February 13, 2019, Bhubaneswar: The International Dam Safety Conference-2019 was inaugurated by Shri Niranjan Pujari, Hon'ble Minister for Water Resources.
Online PR News – 14-February-2019 – Bhubaneswar – Press release for immediate Publication
DRIP outlay for Phase-1 increased to Rs. 3466 crore and duration extended by 2 years; Rs. 600 crore for construction of additional spillway for Hirakud dam
International Dam Safety conference 2019 successfully kicks off today
February 13, 2019, Bhubaneswar: The International Dam Safety Conference-2019 was inaugurated by Shri Niranjan Pujari, Hon'ble Minister for Water Resources, Govt. of Odisha with U.P Singh, Secretary, Ministry of water resources river development & Ganga rejuvenation, Govt. of India as Guest of Honor. This Conference, the fifth in the series of Dam Safety Conferences, being held in Bhubaneswar, is a joint initiative of the Government of India, Government of Odisha and the World Bank under aegis of the ongoing World Bank assisted Dam Rehabilitation and Improvement Project (DRIP). Dam Safety Conferences are being organized as an annual event in different DRIP States in collaboration with the Implementing Agencies and leading academic institutes to provide a common platform for all stakeholders including non-DRIP States.
Shri Niranjan Pujari in his remarks, said that about 80% of our large dams are over 25 years old. About 209 dams are over 100 years old and were built in an era when design practices and safety considerations were much below the current design and safety norms. Several of these dams are experiencing distress and need attention for ensuring their structural safety and operational efficiency. He pointed out that like body needs routine check-up, same is true of dams.
In his remarks, Union Water Resources secretary UP Singh, said, efforts are on for automatic functioning of Hirakud, which is one of the longest earthen dams in the world. The Centre has also decided to increase the water retaining capacity of the dam from the existing 15 lakh to 24 lakh cusecs."
Ministry of Water Resources, River Development and Ganga Rejuvenation (MoWR, RD & GR) had been taking various initiatives since late '70s such as establishment of Dam Safety Organisations in the CWC and States. In the 1990s a World Bank assisted DSRP project was launched to rehabilitate 183 distressed dams. In 2012 The Ministry initiated the Dam Rehabilitation and Improvement Project (DRIP) with a duration of 6 years and financial outlay of Rs. 2100 crores. Presently, DRIP covers rehabilitation of 198 large dam projects located in seven States namely Jharkhand, Karnataka, Kerala, Madhya Pradesh, Odisha, Tamil Nadu, and Uttarakhand. Government has revised this financial outlay to 3466 crores and extended the duration by two years to complete the ongoing Project activities. In addition to rehabilitation of selected dams, DRIP also involves Institutional Strengthening and Project Management in the ten Implementing Agencies as well as nine academic institutions primarily aimed at sustained dam safety management. In Odisha, 26 large dams are covered under DRIP for rehabilitation including construction of an additional spill way for the Hirakud dam to address the hydrological safety at about Rs. 600 Crore.
Dam Health and Rehabilitation Monitoring Application (DHARMA), a software tool for asset management has been developed to capture authentic data pertaining to all large dams to act as information repository. It covers the monitoring and health information to regularly review the safety aspects of any dam. This tool has the appropriate access to policy makers, project managers, and dam managers to review the information and take appropriate action. Government of India is striving to address the issue of dam safety in a comprehensive way for a quite a long time. In this context, Union Cabinet approved the Dam Safety Bill in June 2018 and this Bill was introduced in Parliament in December 2018.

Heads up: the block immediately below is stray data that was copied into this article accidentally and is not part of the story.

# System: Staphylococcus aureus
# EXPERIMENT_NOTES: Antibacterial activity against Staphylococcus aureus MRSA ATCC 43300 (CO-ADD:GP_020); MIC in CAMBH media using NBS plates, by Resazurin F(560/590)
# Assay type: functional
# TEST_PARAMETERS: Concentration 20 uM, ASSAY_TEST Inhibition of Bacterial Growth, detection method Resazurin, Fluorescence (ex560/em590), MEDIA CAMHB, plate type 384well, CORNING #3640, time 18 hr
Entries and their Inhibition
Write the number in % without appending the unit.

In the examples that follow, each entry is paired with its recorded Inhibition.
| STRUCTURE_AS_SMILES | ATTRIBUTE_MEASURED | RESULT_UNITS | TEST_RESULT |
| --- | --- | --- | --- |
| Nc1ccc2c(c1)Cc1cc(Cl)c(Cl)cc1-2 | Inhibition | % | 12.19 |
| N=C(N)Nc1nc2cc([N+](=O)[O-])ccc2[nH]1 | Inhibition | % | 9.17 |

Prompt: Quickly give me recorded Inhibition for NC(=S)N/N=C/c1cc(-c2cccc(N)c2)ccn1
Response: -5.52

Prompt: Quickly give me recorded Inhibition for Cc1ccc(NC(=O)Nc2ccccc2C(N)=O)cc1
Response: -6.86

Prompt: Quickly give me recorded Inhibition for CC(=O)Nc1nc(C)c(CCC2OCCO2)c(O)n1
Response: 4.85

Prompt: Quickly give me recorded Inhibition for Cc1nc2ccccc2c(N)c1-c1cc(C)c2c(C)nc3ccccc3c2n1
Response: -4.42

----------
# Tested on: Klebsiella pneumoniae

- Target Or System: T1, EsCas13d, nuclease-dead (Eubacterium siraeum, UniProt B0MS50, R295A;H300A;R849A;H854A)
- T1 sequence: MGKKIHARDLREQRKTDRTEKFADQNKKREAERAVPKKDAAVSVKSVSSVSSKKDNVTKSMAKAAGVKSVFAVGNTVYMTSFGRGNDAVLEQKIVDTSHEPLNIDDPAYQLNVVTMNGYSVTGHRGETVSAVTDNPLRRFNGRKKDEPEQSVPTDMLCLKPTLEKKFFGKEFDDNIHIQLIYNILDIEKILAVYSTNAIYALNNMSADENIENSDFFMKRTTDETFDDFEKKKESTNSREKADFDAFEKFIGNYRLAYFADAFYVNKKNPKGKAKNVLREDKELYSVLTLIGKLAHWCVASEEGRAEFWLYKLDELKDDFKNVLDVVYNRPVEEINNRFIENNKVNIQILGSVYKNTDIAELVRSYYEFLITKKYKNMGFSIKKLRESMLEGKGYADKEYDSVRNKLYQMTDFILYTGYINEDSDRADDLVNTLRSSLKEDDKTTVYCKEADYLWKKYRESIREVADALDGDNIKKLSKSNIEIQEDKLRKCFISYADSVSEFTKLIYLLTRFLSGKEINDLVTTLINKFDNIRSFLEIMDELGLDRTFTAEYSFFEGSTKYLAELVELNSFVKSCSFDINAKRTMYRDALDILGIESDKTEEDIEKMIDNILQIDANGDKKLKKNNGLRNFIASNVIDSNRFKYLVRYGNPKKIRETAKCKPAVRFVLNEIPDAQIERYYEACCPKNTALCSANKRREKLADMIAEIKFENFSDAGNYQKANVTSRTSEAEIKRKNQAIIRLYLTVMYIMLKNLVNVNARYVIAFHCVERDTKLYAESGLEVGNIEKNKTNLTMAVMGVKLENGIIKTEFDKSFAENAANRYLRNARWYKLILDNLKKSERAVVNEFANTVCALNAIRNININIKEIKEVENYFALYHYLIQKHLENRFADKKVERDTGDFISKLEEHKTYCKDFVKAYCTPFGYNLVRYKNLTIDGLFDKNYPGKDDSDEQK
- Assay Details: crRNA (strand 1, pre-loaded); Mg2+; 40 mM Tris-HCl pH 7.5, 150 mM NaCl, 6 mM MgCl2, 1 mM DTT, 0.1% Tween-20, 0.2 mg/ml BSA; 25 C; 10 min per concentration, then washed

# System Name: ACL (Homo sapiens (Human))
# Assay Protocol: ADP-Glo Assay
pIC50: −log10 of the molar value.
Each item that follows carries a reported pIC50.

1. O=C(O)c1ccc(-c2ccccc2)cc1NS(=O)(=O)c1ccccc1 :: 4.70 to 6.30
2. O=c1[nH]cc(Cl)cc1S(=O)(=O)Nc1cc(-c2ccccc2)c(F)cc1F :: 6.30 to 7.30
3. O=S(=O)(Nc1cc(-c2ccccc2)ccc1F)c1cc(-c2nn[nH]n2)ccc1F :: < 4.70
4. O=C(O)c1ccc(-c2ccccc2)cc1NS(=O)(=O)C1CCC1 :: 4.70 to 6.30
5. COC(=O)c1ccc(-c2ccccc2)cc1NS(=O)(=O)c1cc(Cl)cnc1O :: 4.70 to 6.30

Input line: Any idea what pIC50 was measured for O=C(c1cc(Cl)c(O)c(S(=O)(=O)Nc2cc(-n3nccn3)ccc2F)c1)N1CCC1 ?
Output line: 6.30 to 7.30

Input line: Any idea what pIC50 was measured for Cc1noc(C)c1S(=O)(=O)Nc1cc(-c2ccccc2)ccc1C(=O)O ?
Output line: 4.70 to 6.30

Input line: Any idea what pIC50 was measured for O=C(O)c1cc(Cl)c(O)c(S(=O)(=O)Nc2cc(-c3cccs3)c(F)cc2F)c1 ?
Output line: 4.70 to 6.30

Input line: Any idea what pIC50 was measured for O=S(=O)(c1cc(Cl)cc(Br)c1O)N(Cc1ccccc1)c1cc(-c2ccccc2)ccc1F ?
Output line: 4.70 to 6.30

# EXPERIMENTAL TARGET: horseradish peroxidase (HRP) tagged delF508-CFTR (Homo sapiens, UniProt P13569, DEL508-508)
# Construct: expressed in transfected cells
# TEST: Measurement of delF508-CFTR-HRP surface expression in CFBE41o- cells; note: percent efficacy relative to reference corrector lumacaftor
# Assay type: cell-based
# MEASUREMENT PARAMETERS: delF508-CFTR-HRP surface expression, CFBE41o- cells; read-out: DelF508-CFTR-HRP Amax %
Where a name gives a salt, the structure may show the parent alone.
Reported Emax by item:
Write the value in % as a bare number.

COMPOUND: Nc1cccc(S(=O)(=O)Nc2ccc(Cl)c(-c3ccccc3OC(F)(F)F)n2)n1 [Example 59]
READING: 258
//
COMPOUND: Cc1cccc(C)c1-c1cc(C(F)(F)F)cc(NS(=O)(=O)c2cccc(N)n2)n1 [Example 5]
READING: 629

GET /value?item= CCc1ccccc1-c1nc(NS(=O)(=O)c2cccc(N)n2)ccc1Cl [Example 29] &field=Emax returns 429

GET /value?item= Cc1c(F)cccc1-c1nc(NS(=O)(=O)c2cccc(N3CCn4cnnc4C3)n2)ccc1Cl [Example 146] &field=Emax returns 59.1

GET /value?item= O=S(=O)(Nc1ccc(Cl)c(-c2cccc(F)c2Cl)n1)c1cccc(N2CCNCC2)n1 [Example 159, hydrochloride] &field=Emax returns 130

Considering the success of the ongoing DRIP, Government of India proposed Phase-II and Phase-III of DRIP with a financial outlay of over 10,221.0 Crores to rehabilitate around 700 dams. The new Project is proposed to be a State Sector Scheme with 10-year duration, with each proposed Phase of six years duration with two years overlapping. The government of India has given in-principle approval to this Project and very shortly is going to pose to World Bank for funding. This Project has wide spatial coverage; having 18 States and two Central Agencies, and covering about 13% of large dams of India. In addition to three components of ongoing Scheme, it has additional Component i.e. Revenue Generation through incidental i.e. tourism, fisheries, solar and hydel power, water recreations etc. The basic objective of these annual events is to give exposure to non-DRIP States as well as other stakeholders across the Country and World, to the best global practices and technological advancements to address the emerging dam safety challenges.
Over 725 delegates comprising dam owners, policy makers, and dam professionals, Scientists, academia etc. took part in the Conference. About 100 overseas experts from 30 Countries representing all the major continents of the world participating in the Conference. Moreover During this Conference, 3 important national guidelines, 16 Emergency Action Plans, and 5 Operation and Maintenance Manuals was released. 35 national and international organizations both from within the country and abroad are showcasing their technologies, products and services in the exhibition during the Conference, reflecting the contemporary developments in the dam safety field.
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